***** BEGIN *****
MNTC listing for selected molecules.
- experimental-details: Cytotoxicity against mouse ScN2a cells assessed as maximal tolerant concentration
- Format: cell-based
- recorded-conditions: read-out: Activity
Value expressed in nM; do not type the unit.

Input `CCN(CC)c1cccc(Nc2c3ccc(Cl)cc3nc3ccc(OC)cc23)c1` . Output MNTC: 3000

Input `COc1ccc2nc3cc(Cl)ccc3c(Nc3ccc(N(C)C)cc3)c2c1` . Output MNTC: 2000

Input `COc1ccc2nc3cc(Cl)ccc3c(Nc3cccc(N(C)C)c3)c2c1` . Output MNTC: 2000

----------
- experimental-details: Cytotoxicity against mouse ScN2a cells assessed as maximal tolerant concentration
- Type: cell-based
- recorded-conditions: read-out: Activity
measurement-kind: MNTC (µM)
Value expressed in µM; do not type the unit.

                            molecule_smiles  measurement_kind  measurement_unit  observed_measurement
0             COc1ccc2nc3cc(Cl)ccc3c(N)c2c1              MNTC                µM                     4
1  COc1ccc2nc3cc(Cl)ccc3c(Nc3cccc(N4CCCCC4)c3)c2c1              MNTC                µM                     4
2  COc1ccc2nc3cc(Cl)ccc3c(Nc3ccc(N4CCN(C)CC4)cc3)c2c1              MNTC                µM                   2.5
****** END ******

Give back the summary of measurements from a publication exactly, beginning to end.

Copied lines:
MNTC listing for selected molecules.
- experimental-details: Cytotoxicity against mouse ScN2a cells assessed as maximal tolerant concentration
- Format: cell-based
- recorded-conditions: read-out: Activity
Value expressed in nM; do not type the unit.

Input `CCN(CC)c1cccc(Nc2c3ccc(Cl)cc3nc3ccc(OC)cc23)c1` . Output MNTC: 3000

Input `COc1ccc2nc3cc(Cl)ccc3c(Nc3ccc(N(C)C)cc3)c2c1` . Output MNTC: 2000

Input `COc1ccc2nc3cc(Cl)ccc3c(Nc3cccc(N(C)C)c3)c2c1` . Output MNTC: 2000

----------
- experimental-details: Cytotoxicity against mouse ScN2a cells assessed as maximal tolerant concentration
- Type: cell-based
- recorded-conditions: read-out: Activity
measurement-kind: MNTC (µM)
Value expressed in µM; do not type the unit.

                            molecule_smiles  measurement_kind  measurement_unit  observed_measurement
0             COc1ccc2nc3cc(Cl)ccc3c(N)c2c1              MNTC                µM                     4
1  COc1ccc2nc3cc(Cl)ccc3c(Nc3cccc(N4CCCCC4)c3)c2c1              MNTC                µM                     4
2  COc1ccc2nc3cc(Cl)ccc3c(Nc3ccc(N4CCN(C)CC4)cc3)c2c1              MNTC                µM                   2.5